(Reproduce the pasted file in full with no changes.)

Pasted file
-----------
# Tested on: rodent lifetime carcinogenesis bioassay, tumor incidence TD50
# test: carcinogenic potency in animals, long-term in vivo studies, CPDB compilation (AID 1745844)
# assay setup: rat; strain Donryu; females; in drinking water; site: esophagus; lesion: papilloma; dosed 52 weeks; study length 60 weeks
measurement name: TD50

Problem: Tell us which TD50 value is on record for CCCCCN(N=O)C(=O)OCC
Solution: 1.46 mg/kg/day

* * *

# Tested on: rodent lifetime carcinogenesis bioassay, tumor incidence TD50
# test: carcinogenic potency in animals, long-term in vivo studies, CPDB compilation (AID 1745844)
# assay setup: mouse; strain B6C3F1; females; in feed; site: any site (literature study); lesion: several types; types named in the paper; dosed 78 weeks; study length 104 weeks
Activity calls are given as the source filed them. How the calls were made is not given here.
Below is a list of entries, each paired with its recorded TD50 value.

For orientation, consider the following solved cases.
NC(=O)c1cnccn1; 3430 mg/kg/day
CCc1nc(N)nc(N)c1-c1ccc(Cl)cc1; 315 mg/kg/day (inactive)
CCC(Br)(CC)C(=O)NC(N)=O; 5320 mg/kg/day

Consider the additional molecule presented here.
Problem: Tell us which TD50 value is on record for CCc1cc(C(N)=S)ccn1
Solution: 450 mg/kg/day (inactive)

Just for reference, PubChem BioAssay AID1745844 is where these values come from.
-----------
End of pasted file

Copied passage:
# Tested on: rodent lifetime carcinogenesis bioassay, tumor incidence TD50
# test: carcinogenic potency in animals, long-term in vivo studies, CPDB compilation (AID 1745844)
# assay setup: rat; strain Donryu; females; in drinking water; site: esophagus; lesion: papilloma; dosed 52 weeks; study length 60 weeks
measurement name: TD50

Problem: Tell us which TD50 value is on record for CCCCCN(N=O)C(=O)OCC
Solution: 1.46 mg/kg/day

* * *

# Tested on: rodent lifetime carcinogenesis bioassay, tumor incidence TD50
# test: carcinogenic potency in animals, long-term in vivo studies, CPDB compilation (AID 1745844)
# assay setup: mouse; strain B6C3F1; females; in feed; site: any site (literature study); lesion: several types; types named in the paper; dosed 78 weeks; study length 104 weeks
Activity calls are given as the source filed them. How the calls were made is not given here.
Below is a list of entries, each paired with its recorded TD50 value.

For orientation, consider the following solved cases.
NC(=O)c1cnccn1; 3430 mg/kg/day
CCc1nc(N)nc(N)c1-c1ccc(Cl)cc1; 315 mg/kg/day (inactive)
CCC(Br)(CC)C(=O)NC(N)=O; 5320 mg/kg/day

Consider the additional molecule presented here.
Problem: Tell us which TD50 value is on record for CCc1cc(C(N)=S)ccn1
Solution: 450 mg/kg/day (inactive)

Just for reference, PubChem BioAssay AID1745844 is where these values come from.